Affymetrix: Directionless Business in Search of a Strategic Catalyst
Affymetrix (AFFX) is a biotech company offering gene analysis tools. It recently announced that it was recognized as the “fifth top performer among all life sciences companies on Twitter,” ranked by an outfit called Comprendia Bioscience Consulting Group. This distinction comes hot on the heels of receiving the 2011 North America Product Leadership of the Year Award by Frost & Sullivan, probably through a paid partnership program. (And as I write this, Frost & Sullivan has delivered another piece of exciting research regarding the company's products.) While perhaps par for the course in the competitive biotech environment, these releases smack of some desperation.
The fact is that Affymetrix, once one of the powerhouses of the sector, has fallen on hard times and been overtaken by companies offering novel next-generation sequencing technologies. Its revenues have been declining for 12 of the last 14 quarters; it has only recently become again marginally profitable and steadily cash-flow positive. It has tried to prevent employees from jumping ship by suing them. It is one of those companies where a buyout rumor or hope seems to circulate every other week.
Affymetrix is also almost 100% up from its 52-week lows. It is an interesting story.
CFO Barabe and July 2010 warning
In the first weeks of July 2010, the stock lost 40% after warning on its Q2 revenues. The stock had already been unable to sustain the bounce off the GFC lows of March 2009 and had been steadily declining. However, the warning should not have been a surprise since a new CFO had taken over just three months before, in March 2010.
Tim Barabe had previously been the CFO of Human Genome Sciences (HGSI) since 2006. He oversaw the HGSI stock also get caught in the crisis before the company finally struck gold in 2009. Barabe had 600,000 options or so at, say, $6-7 average exercise price. HGSI had been averaging $25 last year. He's doing okay there and doesn't need to worry about saving for retirement. He's had a good, low-profile career and Affymetrix could be a last officer position before concentrating on a couple of directorships.
When Barabe moved to Affymetrix, it was to be expected that he would want to start with a clean sheet: from this angle; the warning was perhaps logical. Some investors, such as Joseph Harrosh, took immediate advantage of the share price fall – Harrosh has since increased his stake to almost 10%. Integrated Core Strategies, a hedge fund, disclosed a position in November 2010 when the price was still stuck in the low $4s and then gradually sold. Mutual funds have also initiated positions, including recently a specialized healthcare fund, OrbiMed Advisors.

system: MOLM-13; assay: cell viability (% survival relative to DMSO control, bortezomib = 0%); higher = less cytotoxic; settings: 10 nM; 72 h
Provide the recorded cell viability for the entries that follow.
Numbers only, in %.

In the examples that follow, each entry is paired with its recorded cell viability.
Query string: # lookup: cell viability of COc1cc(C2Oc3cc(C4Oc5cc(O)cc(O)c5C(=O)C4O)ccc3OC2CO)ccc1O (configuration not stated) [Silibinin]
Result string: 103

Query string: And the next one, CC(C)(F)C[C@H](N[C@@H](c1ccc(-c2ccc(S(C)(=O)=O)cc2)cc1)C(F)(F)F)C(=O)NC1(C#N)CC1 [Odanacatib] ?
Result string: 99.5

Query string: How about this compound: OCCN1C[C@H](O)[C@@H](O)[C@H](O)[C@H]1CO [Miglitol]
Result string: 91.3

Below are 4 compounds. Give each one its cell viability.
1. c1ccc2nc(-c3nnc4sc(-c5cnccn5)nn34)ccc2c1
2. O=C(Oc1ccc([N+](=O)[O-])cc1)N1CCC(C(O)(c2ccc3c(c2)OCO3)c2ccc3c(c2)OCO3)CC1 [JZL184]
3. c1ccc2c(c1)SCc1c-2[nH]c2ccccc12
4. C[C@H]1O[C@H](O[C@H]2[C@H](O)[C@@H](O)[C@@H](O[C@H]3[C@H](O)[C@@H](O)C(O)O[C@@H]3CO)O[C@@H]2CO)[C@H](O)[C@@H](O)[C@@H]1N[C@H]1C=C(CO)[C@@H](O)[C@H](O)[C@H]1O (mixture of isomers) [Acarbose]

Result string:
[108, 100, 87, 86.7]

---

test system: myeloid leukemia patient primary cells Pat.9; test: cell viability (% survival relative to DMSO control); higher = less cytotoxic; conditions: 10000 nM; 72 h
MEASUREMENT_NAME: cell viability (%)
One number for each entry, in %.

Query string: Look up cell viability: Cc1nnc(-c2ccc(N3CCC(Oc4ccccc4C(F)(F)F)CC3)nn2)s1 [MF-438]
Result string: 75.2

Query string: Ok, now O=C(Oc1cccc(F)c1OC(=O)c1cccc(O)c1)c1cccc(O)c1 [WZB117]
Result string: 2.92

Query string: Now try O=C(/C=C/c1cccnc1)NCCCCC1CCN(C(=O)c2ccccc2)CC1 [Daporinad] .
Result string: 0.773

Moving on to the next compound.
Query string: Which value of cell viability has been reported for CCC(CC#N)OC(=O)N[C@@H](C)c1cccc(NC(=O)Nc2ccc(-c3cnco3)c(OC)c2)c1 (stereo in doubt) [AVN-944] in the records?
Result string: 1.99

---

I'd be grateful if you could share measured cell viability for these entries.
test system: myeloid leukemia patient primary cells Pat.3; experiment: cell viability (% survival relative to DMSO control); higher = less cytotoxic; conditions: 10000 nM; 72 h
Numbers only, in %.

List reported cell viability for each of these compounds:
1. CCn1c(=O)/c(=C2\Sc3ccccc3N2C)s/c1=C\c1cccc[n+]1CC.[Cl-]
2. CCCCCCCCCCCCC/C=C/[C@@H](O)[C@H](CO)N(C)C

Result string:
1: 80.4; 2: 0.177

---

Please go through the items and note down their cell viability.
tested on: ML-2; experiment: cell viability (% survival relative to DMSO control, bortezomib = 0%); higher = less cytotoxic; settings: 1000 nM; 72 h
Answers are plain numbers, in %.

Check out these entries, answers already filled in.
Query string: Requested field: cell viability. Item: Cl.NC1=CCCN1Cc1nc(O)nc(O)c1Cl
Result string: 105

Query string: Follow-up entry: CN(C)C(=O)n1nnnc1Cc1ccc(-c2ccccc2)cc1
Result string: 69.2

Since his appointment, Barabe is delivering what he can from a CFO point of view -- reducing finance costs, cleaning up inventories and rationalizing R&D and product expenses. His cost-cutting and write-downs have helped the company's cash-flows. Revenue, however, has continued to suffer; he can't do much about that.
Hmmm, interesting. Can you offer any proof to go along with that "trust me" slogan? "Trust me" is little more than empty- promise-lip service on Wall Street, in Washington and at most American banks in this Great Recession age.
Yeah, I guess, "there it is". Right?
Frank Whitney isn't reveared by the market because of his 30 years of hard work and innovations inside the industry; but, more for his notoriety as a corporate chop-shop guy.
I find it a little hard to believe that Stephen Fodor brought this guy in to simply act as an auctioneer. (5 git a 10, git a 15, git a 20! Do I hear 30?) What a joke.
I hope that Stephen Fodor is NOT serious with that crap. Whitney may be CEO, but Stephen Fodor is above him and still active in the business.
I don't know, I don't like this too much at all. The author makes several interesting points; but clearly he is wrong about Affymetrix being directionless.
The company under Kevin King made the right decisions in order to halt their decline and turn themselves around. They have been doing well enough to stablilize themselves in the consumables market and doing something like that certainly requires direction.
If Illumina had won the Frost and Sullivan laudations, would it still be viewed as an award that a company buys and presents to itself? Or would it be a completely different story since it was Illumina?